Productive employment and decent work are crucial to realising an economy that works for the people, achieving sustainable development, poverty reduction, and social cohesion. At the same time, the EU recognises that a severe decent work deficit persists worldwide, especially in global supply chains in many parts of the world, ranging from serious violations of freedom of association to poor working conditions (EU Trade Strategy, 2021).

The global crisis triggered by the Covid-19 pandemic further underscores how access to sustainable jobs, living wages and decent working conditions is important. In 2021, the worldwide shortfall of employment increased by 144 million jobs. The crisis has also affected more disproportionately certain groups of workers, particularly informal workers who represented. According to the, roughly 2 billion workers, or 60.1 per cent of the globally employed in 2019, according to the nternational Labour Organisation (ILO)). Second, women have suffered disproportionate job losses while seeing their unpaid working time increase. The crisis threatens to jeopardise progress on gender equality. Third, the crisis has affected many young people at a critical moment in their lives, disrupting their education and transition from school or university to work.

In parallel, global trends are rapidly transforming the world of work. Technological advances, the environmental and climate crisis, demography, as well as globalisation are drivers for this development. These transformations have the potential to generate economic growth and create new job opportunities, but in some instances, they can contribute to lowering labour standards or decline in working conditions.

The ILO defines decent work as "the productive work for women and men in conditions of freedom, equity, security and human dignity”. Expanding the number of decent jobs worldwide is an objective, in parallel to combating child labour and forced labour.

EU Strategic Priorities relative to decent work and vocational education and training in partner countries

The New European Consensus on Development recognizes that "creating decent jobs, particularly for women and youth is essential for inclusive and sustainable growth", in line with the EU's global commitments to the 2030 Agenda. The EU and its Member States also “promote education at secondary and tertiary level, technical and vocational training, and work-based and adult learning, including in emergency and crisis situations”.

The above strategic priorities regarding employment and skills development build upon EU long-term support to promoting decent work and vocational education within its development agenda. The 2006 Communication from the Commission regarding Decent Work, states that “action must be taken to create an environment which is conducive to national and foreign investment in the creation of jobs at the local level, improve governance, including the social dialogue, establish a legal and regulatory framework to protect workers and ensure equality between men and women, establish viable systems of social protection, education and lifelong learning, ensure legal certainty for businesses, reduce corruption and establish fair rules for competition".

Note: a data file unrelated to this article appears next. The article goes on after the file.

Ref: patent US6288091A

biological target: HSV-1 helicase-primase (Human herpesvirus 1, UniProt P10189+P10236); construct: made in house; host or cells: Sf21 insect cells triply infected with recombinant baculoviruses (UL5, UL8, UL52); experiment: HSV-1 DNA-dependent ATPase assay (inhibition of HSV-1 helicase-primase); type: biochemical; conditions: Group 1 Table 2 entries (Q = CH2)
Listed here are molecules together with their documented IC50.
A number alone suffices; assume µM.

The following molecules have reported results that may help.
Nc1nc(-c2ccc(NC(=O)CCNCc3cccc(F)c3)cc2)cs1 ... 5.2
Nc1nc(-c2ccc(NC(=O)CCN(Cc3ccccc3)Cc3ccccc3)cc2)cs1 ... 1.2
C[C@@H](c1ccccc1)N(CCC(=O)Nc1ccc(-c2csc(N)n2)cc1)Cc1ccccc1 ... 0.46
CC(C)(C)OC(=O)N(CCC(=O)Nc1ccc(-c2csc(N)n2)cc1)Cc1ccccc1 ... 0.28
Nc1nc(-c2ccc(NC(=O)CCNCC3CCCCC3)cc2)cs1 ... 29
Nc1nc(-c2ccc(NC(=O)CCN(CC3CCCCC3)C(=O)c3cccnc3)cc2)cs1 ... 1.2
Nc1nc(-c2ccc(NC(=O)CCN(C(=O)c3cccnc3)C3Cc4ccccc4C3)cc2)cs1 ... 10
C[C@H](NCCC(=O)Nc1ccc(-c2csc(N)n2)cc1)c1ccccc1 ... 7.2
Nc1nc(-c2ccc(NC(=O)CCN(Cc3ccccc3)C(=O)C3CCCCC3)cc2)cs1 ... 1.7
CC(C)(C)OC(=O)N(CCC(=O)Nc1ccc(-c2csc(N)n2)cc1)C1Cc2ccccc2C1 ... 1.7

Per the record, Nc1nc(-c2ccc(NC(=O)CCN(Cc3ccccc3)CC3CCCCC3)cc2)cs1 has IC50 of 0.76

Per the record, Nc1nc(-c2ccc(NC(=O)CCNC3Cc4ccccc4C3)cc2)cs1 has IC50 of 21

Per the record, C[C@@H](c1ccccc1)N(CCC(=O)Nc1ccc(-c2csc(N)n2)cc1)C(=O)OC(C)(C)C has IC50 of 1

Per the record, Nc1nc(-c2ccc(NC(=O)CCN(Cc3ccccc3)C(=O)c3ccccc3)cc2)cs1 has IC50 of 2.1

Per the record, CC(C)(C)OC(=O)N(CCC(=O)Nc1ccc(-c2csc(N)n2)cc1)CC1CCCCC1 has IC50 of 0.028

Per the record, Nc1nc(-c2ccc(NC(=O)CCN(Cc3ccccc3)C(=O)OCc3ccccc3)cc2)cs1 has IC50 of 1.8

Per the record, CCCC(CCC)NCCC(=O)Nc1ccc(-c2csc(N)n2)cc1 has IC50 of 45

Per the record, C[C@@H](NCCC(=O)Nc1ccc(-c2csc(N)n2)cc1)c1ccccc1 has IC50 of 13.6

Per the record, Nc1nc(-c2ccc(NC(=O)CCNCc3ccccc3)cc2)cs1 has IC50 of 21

Sector Guidance

The results chain for EU-funded interventions on Employment and VET contributes to attaining SDG 4 and 8 and the ILO Decent Work Agenda. It is also in line with the rights-based approach of the EU. In particular, gender equality, the fight against child labour and forced labour and the inclusion of the rights of young people, people with disabilities and other vulnerable groups such as Indigenous Peoples, migrant workers and informal workers, are embedded as cross-cutting themes. Gender Equality also has a dedicated outcome in the chain in line with the provisions of the EU Gender Action Plan III. This approach responds to EU pledges that:

The results chain diagram links job creation and employment to the support for a better-skilled workforce, linking skills development to the needs and demands of emerging economic sectors, thus harnessing the support provided for VET to the EU's ambitions to foster the green and digital transitions. In this respect, the 2019 Communication "European Green Deal" recognises that "the circular economy offers great potential for new activities and jobs" while at the same time "pro-active re-skilling and upskilling are necessary to reap the benefits of the ecological transition". This logic also applies to the EU external actions in its partner and neighbourhood countries, where "the EU's international cooperation and partnership policy should continue to help channel both public and private funds to achieve the transition" (ENP).

The 16 outputs in the results chain diagram encompass four areas of work:

  • "policy development and implementation",
  • "entrepreneurship, business development and public investment",
  • "institutional capacity building, skills development and dialogue", and
  • "compliance" with labour standards.

They directly contribute to nine medium-term outcomes in line with the pillars of the ILO Decent Work agenda: standards and rights at work, employment creation and enterprise development, social protection and social dialogue.

The results chain diagram for Employment and VET avoids duplications, while at the same time promoting synergies with the guidance defined for the sectors of Social Protection, Jobs and Growth (Business Environment Reform and Education), Green Deal (Circular Economy and Green Economy), Digital Transition (Digitalisation) and Gender Equality. We hope it will be helpful to you in the design of logframes and intervention logic.


Policy and Strategic Documents

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